ALBANY -- Meeting near the banks of the Flint River, more than 50 leaders of a group of tri-state river basin stakeholders agreed Thursday to send a letter to the governors of Alabama, Georgia and Florida to make them aware of their existence before the governors' water summit Tuesday in Montgomery, Ala.
That letter, which ACF Stakeholders members hope will be signal to the governors that their group comprising representatives of commercial, environmental and commercial interests in the Apalachicola, Chattahoochee and Flint rivers basin wants to have input into negotiations between the three states regarding the use of water from the river systems.
For years, Georgia, Alabama and Florida have been at odds over how much water metro Atlanta should pull from Lake Lanier to provide water to its residents, businesses and industries. The arguments got more contentious in recent years as a tenacious drought gripped the Southeast, causing Lanier to reach record low levels and resulting in arguments particularly between Georgia and Florida over water flow.
That pressure has lessened in recent months as unusually heavy rains in north Georgia have the waterways swollen and Lanier full. But the underlying problem continues and, for Georgia, the clock is ticking.
The inability to reach a solution resulted in a federal court case that in July went against Georgia. A federal judge ruled that much of metro Atlanta was not legally entitled to withdraw water from Lanier and gave Georgia three years to find an alternative source of water or for Congress to pass an act authorizing Atlanta to use it. The three states' congressional delegations met and sent the governors a letter urging them to find a solution. Earlier this week, the governors announced the meeting Tuesday in Alabama.
While the ACF Stakeholders, which includes representatives from industries such as Southern Co., Procter & Gamble and MillerCoors, could not take formal action on Thursday because of its bylaws, members said they hoped the governors would take into account their vested interests in the results of the talks and include them in discussions on how water can be adequately shared among the three states. Group members also urged better communications with the media about their work.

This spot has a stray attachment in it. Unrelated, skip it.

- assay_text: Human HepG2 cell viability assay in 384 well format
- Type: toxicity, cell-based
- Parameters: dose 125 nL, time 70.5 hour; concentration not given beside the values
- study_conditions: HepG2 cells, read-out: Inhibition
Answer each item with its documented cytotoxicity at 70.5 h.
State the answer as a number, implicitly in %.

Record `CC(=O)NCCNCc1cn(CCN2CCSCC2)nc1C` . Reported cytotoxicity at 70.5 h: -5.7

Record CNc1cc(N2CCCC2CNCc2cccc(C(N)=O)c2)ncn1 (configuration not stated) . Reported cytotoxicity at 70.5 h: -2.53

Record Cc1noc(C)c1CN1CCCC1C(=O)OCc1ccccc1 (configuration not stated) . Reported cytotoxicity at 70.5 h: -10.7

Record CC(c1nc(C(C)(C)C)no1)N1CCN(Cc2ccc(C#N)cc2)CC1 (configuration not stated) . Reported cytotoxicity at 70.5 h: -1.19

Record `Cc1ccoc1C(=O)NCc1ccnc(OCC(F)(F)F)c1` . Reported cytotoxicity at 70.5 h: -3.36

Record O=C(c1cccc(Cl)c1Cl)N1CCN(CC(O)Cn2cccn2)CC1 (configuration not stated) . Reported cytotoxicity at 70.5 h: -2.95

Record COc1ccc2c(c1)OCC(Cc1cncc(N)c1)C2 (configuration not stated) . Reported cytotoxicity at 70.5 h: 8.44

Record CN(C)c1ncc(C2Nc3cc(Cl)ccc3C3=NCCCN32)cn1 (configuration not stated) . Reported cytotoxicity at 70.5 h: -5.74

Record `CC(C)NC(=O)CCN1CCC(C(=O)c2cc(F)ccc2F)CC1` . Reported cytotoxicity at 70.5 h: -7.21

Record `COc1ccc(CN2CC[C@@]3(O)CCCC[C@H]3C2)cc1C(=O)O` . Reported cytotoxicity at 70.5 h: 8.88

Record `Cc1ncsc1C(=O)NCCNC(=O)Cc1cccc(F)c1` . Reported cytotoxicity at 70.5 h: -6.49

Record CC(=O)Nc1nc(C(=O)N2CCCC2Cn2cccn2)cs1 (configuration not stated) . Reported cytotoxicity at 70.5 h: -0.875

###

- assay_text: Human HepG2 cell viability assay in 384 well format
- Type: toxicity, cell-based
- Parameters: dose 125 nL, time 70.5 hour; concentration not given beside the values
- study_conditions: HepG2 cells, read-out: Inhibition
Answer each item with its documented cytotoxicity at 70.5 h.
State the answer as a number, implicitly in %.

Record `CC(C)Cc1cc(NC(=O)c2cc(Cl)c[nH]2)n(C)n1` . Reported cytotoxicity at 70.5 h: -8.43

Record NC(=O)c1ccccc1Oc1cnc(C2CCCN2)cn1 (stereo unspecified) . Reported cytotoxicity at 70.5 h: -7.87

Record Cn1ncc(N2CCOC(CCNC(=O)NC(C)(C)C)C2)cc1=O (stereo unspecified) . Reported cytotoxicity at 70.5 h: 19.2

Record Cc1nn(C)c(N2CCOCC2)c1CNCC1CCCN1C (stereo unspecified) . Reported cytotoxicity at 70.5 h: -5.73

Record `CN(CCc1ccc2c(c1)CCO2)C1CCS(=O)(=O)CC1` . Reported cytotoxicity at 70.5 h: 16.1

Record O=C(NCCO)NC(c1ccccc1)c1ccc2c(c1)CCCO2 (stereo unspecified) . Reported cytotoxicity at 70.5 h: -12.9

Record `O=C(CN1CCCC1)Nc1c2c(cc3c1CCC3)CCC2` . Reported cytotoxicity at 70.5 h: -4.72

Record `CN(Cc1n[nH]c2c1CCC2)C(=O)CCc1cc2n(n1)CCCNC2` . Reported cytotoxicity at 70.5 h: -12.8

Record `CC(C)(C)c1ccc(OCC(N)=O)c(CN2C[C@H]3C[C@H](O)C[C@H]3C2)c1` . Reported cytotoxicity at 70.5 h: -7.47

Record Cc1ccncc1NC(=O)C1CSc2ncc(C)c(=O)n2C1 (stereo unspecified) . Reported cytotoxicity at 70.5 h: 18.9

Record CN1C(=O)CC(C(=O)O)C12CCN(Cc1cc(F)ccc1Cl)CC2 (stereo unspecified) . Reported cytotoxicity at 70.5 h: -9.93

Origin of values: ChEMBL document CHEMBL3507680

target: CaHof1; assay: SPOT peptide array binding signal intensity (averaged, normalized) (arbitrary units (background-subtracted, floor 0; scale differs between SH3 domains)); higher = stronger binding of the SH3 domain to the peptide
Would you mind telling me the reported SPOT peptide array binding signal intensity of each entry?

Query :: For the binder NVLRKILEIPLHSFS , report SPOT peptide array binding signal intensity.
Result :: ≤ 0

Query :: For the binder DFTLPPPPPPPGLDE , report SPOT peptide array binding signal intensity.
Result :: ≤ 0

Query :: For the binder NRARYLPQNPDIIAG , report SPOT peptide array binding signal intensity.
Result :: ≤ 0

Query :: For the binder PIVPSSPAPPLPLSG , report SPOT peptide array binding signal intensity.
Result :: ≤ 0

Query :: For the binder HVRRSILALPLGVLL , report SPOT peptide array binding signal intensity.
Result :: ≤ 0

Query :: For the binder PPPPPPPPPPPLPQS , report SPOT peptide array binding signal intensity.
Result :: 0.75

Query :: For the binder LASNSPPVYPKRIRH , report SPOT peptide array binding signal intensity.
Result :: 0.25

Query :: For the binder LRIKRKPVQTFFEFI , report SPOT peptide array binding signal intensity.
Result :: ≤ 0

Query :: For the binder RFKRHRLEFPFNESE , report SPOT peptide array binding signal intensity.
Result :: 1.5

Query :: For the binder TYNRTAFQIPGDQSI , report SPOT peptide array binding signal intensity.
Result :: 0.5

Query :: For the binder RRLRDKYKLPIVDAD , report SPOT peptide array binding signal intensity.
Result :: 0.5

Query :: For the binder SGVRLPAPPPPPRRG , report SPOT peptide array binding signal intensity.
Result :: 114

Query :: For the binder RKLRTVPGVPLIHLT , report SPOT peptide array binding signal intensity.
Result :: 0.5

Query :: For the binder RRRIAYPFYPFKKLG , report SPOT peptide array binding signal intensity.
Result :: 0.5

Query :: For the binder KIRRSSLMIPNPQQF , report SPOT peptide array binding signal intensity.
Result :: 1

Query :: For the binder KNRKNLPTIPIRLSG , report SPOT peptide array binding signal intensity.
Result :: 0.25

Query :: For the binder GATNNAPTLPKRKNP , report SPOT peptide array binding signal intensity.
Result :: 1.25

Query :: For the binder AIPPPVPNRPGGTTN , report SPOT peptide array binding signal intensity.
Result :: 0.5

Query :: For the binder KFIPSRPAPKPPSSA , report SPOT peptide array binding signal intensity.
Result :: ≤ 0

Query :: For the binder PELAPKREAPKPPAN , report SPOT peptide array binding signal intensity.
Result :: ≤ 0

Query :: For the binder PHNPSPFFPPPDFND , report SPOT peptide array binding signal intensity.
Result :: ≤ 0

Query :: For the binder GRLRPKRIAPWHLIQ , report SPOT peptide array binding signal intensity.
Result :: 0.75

At Thursday's meeting, the members debated how best to make those in authority aware of their existence, goals and mission before Tuesday's meeting, which is viewed as a golden opportunity for substantive talks to begin on the water wars issue.
"We're trying to walk a middle line here that would communicate to the governors and officials that we are serious and we want to be engaged and have a dialogue," ACFS Chair Wilton Rooks said. "This group represents a new, viable voice and we want it to be heard."
The problem Thursday was that the group's bylaws require a second reading at a separate meeting before any vote can be taken on any issue deemed "substantive" rather than "administrative."
The group's next meeting is not expected to take place before February.
"I don't want them (the governors) to make a decision without the stakeholders' input," ACFS member Dan Tonsmeirer said. "If they do, I feel it would be a crosswise situation."
Member James Phillips urged the group to take a more gentle tone with those in power, saying the governors should be viewed as allies rather than the opponents.
"We're looking at the governors as opposition," Phillips said. "These guys will be out in one or two years and they'll want to leave a legacy that the tri-state water war was resolved on their watch. ... We want to work with them as allies."
After debate, the group agreed to allow Rooks to write the letter that would introduce the group to the governors and include the facts of Thursday's meeting. The group would then discuss and adopt a more formal statement signed by its leadership at its next meeting.